Simply place the meat and pickling spice packet


 (I use extra spices),

peppercorns, and bay leaves in a large Dutch oven with celery stalks and a peeled onion studded with whole cloves; cover with water and bring to a boil.  Reduce to a simmer and cook the meat 50 minutes per pound.


The meat should be fork tender but not falling apart.  Remove the celery and toss.  You may discard the onion too, but we like it.


During the last 20-30 minutes, layer the potatoes into the pot; then the remaining veggies cut into uniform pieces.


These turnips were such dolls; I left them whole with their cropped green hats.


Add cabbage wedges when the vegetables are nearly done, and cook covered another 5 minutes or just until the leaves are wilted.  Remove the meat and slice across the grain.


Load a heated platter with sliced meat and piles of grouped vegetables.  Dress them all up with chopped fresh parsley and a few ladles of aromatic broth.  Serve with English-style mustard and good sweet butter.  I go BIG, and stir a heaping spoonful of extra-hot creamed horseradish sauce (to taste) into newly whipped (unsweetened of course) heavy cream seasoned with freshly ground pepper as a foil for the corned beef.


Irish Soda bread or cornbread with honey?;

Creamed Corn Cornbread, please!

Corned Beef and Cabbage with Root Vegetables


  • 6-7 pounds corned beef
  • 1 onion stuck with 8-10 cloves
  • 3 bay leaves
  • 4-5 celery ribs with leaves
  • 2 teaspoons peppercorns
  • 1-2 Tablespoons pickling spices
  • 1 ½ pounds carrots, peeled
  • 1 ½ pounds small white rose potatoes, peeled
  • 1 ½ pounds rutabagas, peeled and quartered
  • 2 bunches baby turnips
  • 2 large cabbages, wedged
  • Chopped parsley


  1. Place corned beef, onion, bay leaves, celery ribs, peppercorns, and pickling spices in a large stockpot. Cover with water and bring to a boil. Reduce heat and simmer 50 minutes per pound, about 3-4 hours or until meat is tender but not falling apart. Add carrots, potatoes, rutabagas, and turnips. Cook vegetables 20-30 minutes more. Add wedged cabbage and cook 5-7 minutes more. Arrange vegetables on a platter with sliced corned beef. Garnish with chopped parsley. Serve with English style mustard and creamed horseradish sauce.
  2. Serves 8-10
  3. © Copyright 2015 Peggy Barrett Lunde
  4. All Rights Reserved


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More from Ina

Posted by on Mar 23, 2015 in Meat | 0 comments

Ending a week of whirlwind cooking assignments’ and the opportunity to be wings and two additional ears to hear encouraging news at a friend’s oncology appointment,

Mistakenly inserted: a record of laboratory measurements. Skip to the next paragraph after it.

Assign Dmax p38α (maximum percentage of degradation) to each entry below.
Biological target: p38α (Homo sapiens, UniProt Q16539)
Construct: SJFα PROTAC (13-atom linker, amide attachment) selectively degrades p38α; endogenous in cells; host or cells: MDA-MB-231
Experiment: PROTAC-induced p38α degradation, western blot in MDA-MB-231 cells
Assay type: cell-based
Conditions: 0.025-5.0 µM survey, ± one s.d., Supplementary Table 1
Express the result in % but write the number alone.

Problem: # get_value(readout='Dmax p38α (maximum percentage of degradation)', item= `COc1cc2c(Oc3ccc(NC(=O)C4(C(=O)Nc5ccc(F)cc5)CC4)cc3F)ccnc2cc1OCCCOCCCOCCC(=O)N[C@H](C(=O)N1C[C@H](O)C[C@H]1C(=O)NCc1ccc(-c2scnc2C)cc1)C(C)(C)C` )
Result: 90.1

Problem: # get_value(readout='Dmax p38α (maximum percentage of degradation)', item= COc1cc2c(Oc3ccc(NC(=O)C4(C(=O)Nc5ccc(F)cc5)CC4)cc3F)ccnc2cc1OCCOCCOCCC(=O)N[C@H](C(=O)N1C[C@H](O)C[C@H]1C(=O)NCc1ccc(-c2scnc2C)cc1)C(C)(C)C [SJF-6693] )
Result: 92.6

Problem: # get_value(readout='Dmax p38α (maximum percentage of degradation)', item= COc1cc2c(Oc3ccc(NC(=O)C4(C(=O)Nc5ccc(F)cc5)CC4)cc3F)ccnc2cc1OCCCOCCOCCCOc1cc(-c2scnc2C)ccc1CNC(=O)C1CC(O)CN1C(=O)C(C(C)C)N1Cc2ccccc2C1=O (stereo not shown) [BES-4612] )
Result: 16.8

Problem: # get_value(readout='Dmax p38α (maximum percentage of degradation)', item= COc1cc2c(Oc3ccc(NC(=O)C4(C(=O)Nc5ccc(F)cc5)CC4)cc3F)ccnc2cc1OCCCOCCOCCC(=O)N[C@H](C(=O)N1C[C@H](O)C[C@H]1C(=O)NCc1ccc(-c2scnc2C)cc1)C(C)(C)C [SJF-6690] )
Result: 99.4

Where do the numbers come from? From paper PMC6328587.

Saturday I tested yet another recipe for a grand event in May. Ina’s, Herbed Pork Tenderloins were tasty and juicy even without the chutney—but I will use a lot less salt—the prosciutto is salty by nature.

Grind together fresh tender thyme and rosemary with kosher salt to produce a finer blend.















The pork tenderloins I found at Costco were smaller than those called for so I adjusted to the mini roasts.  Tuck thinner tails under each end if necessary for more even cooking.








Pat the meat dry with paper towels; then the herb crust adheres to a fresh coating of olive oil.

Massage the mixture onto oiled meat before








wrapping and tying the roasts into little packages.  I love that this can be done the day before.








Set the meat out to take off the chill before a fast, quick roast in a very hot oven.








The loins emerge with bountiful crispiness to rest before snipping the strings and slicing on a board.  Extra pork will find its way into sandwiches on another day--








Now, what shall we serve alongside for a spring supper at church?


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“Not Everyone Eats Like You”

Posted by on Mar 11, 2015 in Meat | 1 comment

Family dinners for our tribe look different now.  Carnivores sit alongside Dairy-free, Gluten-free or Veg-Flexitarians and ‘No Thank-You Bite’ floaters.  My sister reminded me, “Not everyone eats like you.”  So, I pulled off Curried Beef Short Ribs because my family is company.









Prepared in a slow cooker this recipe is a winner for making ahead.








Season the beef well-- just like The Pioneer Woman.








Brown the meat and








move it to the slow cooker;








sauté the shallots, garlic, and ginger.  Stir in water, curry paste, coconut milk, sugar, and fish sauce.








Stir the coconut mixture into the ribs; cover and walk away for six whole hours!








Straining the liquid was a bit messy, but it finally landed over shredded beef and steamed rice; I made it fancy with scallion and cilantro.











My nephew, Scott and I agreed it is morph-worthy feisty street food. Rich Asian flavors wrapped up with pickled slaw and a slather of something sassy.